Potential airborne emergencies could be easier to manage thanks to a new dual-band VHF/UHF air-band radio jointly developed by Honeywell (Hall 1, A15) and Rohde and Schwarz.

Military aircraft are equipped with UHF sets, while civilian aircraft work on VHF. The two are incompatible, resulting in commercial airliners often being unable to talk to fighters, which are increasingly being scrambled to investigate possible problems.

While some military aircraft have VHF too, UHF-only tends to be the norm. The problem is not restricted to fighters. A civilian airline pilot at Farnborough comments that a US Lockheed Martin

C-130 recently entered his airspace and could neither communicate with him nor ATC as it only had UHF capability.



With heightened security awareness around the world, fighters are often despatched to escort civilian aircraft that either deviate from their designated route or where the crew have reported potential problems. Last week, a Spanish fighter aircraft escorted an Avianca Boeing 767-200 to the Torrejon air base near Madrid after a male passenger threatened passengers and flight attendants with a knife.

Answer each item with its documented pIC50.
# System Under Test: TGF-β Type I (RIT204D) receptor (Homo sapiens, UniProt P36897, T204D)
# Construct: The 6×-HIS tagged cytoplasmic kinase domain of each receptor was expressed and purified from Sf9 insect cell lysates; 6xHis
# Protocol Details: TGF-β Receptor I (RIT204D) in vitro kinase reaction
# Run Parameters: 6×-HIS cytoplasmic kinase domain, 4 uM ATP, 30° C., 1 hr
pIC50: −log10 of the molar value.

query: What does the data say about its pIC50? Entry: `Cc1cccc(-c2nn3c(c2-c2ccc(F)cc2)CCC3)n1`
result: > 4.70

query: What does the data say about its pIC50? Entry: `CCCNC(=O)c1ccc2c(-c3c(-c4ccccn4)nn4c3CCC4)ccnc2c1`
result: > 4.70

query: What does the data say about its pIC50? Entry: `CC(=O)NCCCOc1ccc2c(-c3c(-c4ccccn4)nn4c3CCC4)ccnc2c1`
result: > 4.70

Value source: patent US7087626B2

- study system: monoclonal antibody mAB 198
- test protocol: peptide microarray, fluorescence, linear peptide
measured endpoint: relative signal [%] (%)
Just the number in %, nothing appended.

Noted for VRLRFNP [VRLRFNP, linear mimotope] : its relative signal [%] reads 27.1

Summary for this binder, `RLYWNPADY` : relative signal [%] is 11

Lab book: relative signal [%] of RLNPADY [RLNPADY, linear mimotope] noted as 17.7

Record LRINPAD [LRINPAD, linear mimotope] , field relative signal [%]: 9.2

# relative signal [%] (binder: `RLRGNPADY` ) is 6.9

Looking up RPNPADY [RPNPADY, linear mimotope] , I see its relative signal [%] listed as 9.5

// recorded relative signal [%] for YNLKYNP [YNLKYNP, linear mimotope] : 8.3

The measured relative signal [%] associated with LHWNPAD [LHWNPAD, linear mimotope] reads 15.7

Another market for the new radio is air-to-air refuelling tankers which may be outsourced to civilian organisations.

The new M3AR radio, which operates on both the civilian VHF and the UHF military bands, meets all European requirements for 8.33kHz channel spacing and immunity from FM broadcast transmitters.

Joe Longworth, director of government sales at Honeywell, says: "The US Air Force has asked for a radio that can communicate on both bands and the M3AR is ideal for this role."

Source: Flight Daily News